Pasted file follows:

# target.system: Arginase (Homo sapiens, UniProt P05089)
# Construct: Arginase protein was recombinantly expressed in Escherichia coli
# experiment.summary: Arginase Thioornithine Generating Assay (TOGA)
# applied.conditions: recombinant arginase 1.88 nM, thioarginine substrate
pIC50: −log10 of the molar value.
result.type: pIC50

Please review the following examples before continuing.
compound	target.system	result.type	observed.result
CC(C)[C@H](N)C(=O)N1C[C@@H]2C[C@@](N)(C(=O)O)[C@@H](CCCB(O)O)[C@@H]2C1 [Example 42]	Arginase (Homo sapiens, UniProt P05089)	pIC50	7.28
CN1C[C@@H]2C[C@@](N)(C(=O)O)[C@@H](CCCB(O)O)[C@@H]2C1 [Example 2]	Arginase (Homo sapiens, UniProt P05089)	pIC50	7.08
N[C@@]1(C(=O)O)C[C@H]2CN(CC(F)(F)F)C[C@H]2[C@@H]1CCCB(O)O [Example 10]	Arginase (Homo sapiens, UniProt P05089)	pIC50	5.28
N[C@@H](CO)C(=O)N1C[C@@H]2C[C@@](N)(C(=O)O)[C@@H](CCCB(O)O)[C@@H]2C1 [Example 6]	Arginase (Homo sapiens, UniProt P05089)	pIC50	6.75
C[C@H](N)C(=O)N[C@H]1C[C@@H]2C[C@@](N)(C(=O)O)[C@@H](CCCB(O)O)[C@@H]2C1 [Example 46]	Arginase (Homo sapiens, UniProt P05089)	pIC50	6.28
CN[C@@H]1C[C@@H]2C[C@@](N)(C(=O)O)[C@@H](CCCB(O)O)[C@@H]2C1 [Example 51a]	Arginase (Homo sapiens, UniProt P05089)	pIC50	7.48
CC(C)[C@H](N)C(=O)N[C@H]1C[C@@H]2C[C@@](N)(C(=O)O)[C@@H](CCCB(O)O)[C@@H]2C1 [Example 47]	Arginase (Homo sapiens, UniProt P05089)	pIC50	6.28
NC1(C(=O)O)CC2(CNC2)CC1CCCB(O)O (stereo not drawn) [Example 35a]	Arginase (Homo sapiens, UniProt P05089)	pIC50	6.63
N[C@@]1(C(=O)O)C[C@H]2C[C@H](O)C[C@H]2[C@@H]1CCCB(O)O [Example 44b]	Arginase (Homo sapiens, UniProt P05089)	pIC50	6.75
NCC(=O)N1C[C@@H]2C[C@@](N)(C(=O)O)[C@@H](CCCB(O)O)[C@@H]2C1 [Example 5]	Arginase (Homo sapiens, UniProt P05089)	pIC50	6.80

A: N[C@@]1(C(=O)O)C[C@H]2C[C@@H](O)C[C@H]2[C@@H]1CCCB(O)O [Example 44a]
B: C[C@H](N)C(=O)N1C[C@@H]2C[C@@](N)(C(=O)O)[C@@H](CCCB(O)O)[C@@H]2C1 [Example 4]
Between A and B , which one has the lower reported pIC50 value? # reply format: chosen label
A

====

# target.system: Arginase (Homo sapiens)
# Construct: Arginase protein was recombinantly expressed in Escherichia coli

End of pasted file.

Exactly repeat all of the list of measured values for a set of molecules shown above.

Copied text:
# target.system: Arginase (Homo sapiens, UniProt P05089)
# Construct: Arginase protein was recombinantly expressed in Escherichia coli
# experiment.summary: Arginase Thioornithine Generating Assay (TOGA)
# applied.conditions: recombinant arginase 1.88 nM, thioarginine substrate
pIC50: −log10 of the molar value.
result.type: pIC50

Please review the following examples before continuing.
compound	target.system	result.type	observed.result
CC(C)[C@H](N)C(=O)N1C[C@@H]2C[C@@](N)(C(=O)O)[C@@H](CCCB(O)O)[C@@H]2C1 [Example 42]	Arginase (Homo sapiens, UniProt P05089)	pIC50	7.28
CN1C[C@@H]2C[C@@](N)(C(=O)O)[C@@H](CCCB(O)O)[C@@H]2C1 [Example 2]	Arginase (Homo sapiens, UniProt P05089)	pIC50	7.08
N[C@@]1(C(=O)O)C[C@H]2CN(CC(F)(F)F)C[C@H]2[C@@H]1CCCB(O)O [Example 10]	Arginase (Homo sapiens, UniProt P05089)	pIC50	5.28
N[C@@H](CO)C(=O)N1C[C@@H]2C[C@@](N)(C(=O)O)[C@@H](CCCB(O)O)[C@@H]2C1 [Example 6]	Arginase (Homo sapiens, UniProt P05089)	pIC50	6.75
C[C@H](N)C(=O)N[C@H]1C[C@@H]2C[C@@](N)(C(=O)O)[C@@H](CCCB(O)O)[C@@H]2C1 [Example 46]	Arginase (Homo sapiens, UniProt P05089)	pIC50	6.28
CN[C@@H]1C[C@@H]2C[C@@](N)(C(=O)O)[C@@H](CCCB(O)O)[C@@H]2C1 [Example 51a]	Arginase (Homo sapiens, UniProt P05089)	pIC50	7.48
CC(C)[C@H](N)C(=O)N[C@H]1C[C@@H]2C[C@@](N)(C(=O)O)[C@@H](CCCB(O)O)[C@@H]2C1 [Example 47]	Arginase (Homo sapiens, UniProt P05089)	pIC50	6.28
NC1(C(=O)O)CC2(CNC2)CC1CCCB(O)O (stereo not drawn) [Example 35a]	Arginase (Homo sapiens, UniProt P05089)	pIC50	6.63
N[C@@]1(C(=O)O)C[C@H]2C[C@H](O)C[C@H]2[C@@H]1CCCB(O)O [Example 44b]	Arginase (Homo sapiens, UniProt P05089)	pIC50	6.75
NCC(=O)N1C[C@@H]2C[C@@](N)(C(=O)O)[C@@H](CCCB(O)O)[C@@H]2C1 [Example 5]	Arginase (Homo sapiens, UniProt P05089)	pIC50	6.80

A: N[C@@]1(C(=O)O)C[C@H]2C[C@@H](O)C[C@H]2[C@@H]1CCCB(O)O [Example 44a]
B: C[C@H](N)C(=O)N1C[C@@H]2C[C@@](N)(C(=O)O)[C@@H](CCCB(O)O)[C@@H]2C1 [Example 4]
Between A and B , which one has the lower reported pIC50 value? # reply format: chosen label
A

====

# target.system: Arginase (Homo sapiens)
# Construct: Arginase protein was recombinantly expressed in Escherichia coli